Package org.opensextant.extractors.flexpat


package org.opensextant.extractors.flexpat

FlexPat -- A Pattern Definition & Testing Library


FlexPat is a pattern-based extractor that allows you to define regular expressions (RE or regex) along with the test data that you believe should be matched.   Part of the "features" of FlexPat is due to a deficiency in Java's RE support:  Java SDK does not support named groups.   FlexPat solves this be defining fields (aka RE groups) that are used to compose more complex patterns.  The fields are sub-patterns themselves and serve two purposes:
  • They keep your pattern library organized and more object-oriented and reusable.  e.g., once you define a field for a date pattern, you can reuse that by naming it where you need it.
  • They help you recall fields from matches so you can post-process matches, e.g., for normalization and other stuff.

A config file is processed by RegexPatternManager.  The file consists of DEFINES, RULES, and TESTS.

DEFINE  -- a field name and a valid RE pattern.  

     #DEFINE field pattern

RULE and TEST -- a valid RE pattern that defines things you wish to match.  <field> must be valid fields DEFINEd ahead of time.  RULEs are enumerated within a family of rules.  RegexPatternManager and your implementation should allow the enabling/disabling of families of rules as well as individual rules.   RULEs are immediately followed by TEST cases that share the family and enumeration of a given rule.

      #RULE name  family enum  pattern
      #TEST name  family enum  data

      name, family and enum are code keywords with no white space. Enumerations are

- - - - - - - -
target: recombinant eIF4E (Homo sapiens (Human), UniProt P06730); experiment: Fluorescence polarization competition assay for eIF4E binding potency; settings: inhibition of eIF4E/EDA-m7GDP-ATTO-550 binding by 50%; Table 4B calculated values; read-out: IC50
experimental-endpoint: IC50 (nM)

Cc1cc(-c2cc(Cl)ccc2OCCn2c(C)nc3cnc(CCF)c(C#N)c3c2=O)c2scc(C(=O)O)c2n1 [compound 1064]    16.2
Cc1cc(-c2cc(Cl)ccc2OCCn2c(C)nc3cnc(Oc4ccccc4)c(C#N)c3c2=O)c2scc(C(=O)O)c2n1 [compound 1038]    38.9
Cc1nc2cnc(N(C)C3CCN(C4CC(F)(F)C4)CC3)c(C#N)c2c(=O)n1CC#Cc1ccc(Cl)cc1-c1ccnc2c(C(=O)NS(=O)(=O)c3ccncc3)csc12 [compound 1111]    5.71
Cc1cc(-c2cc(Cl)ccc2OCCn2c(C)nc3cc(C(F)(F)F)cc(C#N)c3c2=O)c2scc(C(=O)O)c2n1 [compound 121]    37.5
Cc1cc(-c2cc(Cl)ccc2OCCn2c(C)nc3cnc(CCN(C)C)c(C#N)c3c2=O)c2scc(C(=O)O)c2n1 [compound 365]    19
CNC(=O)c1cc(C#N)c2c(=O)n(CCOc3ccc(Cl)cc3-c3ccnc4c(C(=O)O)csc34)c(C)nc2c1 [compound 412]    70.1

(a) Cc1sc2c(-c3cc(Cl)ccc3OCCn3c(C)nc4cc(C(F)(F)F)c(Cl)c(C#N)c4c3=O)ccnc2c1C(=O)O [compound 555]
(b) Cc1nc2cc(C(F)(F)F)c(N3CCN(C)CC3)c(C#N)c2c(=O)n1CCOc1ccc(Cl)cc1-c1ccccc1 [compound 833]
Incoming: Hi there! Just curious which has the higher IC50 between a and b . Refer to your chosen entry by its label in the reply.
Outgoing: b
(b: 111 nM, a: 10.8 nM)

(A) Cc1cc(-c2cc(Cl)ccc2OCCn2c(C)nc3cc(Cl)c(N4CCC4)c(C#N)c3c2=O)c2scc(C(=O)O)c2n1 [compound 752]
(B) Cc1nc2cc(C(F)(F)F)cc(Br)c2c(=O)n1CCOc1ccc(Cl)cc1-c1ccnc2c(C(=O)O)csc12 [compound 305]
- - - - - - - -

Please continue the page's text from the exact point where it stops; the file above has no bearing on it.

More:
any alphanumeric string, however ease of use, they are typically numbers followed by a few
      alphabetic characters as modifiers.

      pattern := RE, which is any valid combination of <field> and RE expressions excluding RE groups.
         That is, RULE patterns may not contain additional unnamed/un-DEFINED groups.  The use of "(group)"
         in a RULE will cause Flexpat to fail.

      TEST data := is any string of characters.  $NL typically is used to represent a \n character
         which should be inserted during testing.  FlexPat does not do this -- the caller must handle this.
         This is only a convention.   Data may also contain an optional comment.  Again, this is a convention
         The caller should know what do do with the comment.  By convention, if the comment/data includes the
         term "FAIL" this is used to imply the test represents a true negative, i.e., do not match or do not
         parse as a true positive.
    

DEFINES and RULES being RE strings, they are escaped properly within RegexPatternManager -- you the user do not need to escape tokens for the programming language, e.g., "\s+" is sufficient -- "\\s+" is not needed to escape the "\" modifier.


Defining patterns involves these classes
  • RegexPatternManager -- the central pattern manager as describe above. It takes a config file as a URL or file. DEFINEs are ephemeral -- after RULE creation defines are not used after initialization.
  • PatternTestCase -- maps to the TEST objects.
  • RegexPattern -- maps to the RULE objects.

Implementation